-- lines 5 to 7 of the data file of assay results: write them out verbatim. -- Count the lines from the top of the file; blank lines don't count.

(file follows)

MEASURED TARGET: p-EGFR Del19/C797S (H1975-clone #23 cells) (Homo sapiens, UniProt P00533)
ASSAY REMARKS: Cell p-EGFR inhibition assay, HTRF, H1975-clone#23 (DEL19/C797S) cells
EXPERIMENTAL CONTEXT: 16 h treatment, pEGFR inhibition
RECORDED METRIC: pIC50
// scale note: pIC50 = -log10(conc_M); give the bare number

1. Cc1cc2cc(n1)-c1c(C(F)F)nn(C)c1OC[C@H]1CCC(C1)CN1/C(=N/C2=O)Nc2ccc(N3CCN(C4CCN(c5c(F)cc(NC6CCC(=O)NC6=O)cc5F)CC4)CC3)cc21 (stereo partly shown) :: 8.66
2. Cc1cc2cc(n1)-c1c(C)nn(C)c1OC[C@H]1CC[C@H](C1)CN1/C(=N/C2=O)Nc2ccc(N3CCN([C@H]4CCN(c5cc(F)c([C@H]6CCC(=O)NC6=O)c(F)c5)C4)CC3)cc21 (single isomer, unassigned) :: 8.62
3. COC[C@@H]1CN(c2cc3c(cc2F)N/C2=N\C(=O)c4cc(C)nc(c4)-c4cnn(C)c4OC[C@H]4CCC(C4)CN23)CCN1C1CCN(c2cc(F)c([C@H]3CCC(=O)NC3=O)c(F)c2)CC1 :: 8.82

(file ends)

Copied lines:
// scale note: pIC50 = -log10(conc_M); give the bare number

1. Cc1cc2cc(n1)-c1c(C(F)F)nn(C)c1OC[C@H]1CCC(C1)CN1/C(=N/C2=O)Nc2ccc(N3CCN(C4CCN(c5c(F)cc(NC6CCC(=O)NC6=O)cc5F)CC4)CC3)cc21 (stereo partly shown) :: 8.66
2. Cc1cc2cc(n1)-c1c(C)nn(C)c1OC[C@H]1CC[C@H](C1)CN1/C(=N/C2=O)Nc2ccc(N3CCN([C@H]4CCN(c5cc(F)c([C@H]6CCC(=O)NC6=O)c(F)c5)C4)CC3)cc21 (single isomer, unassigned) :: 8.62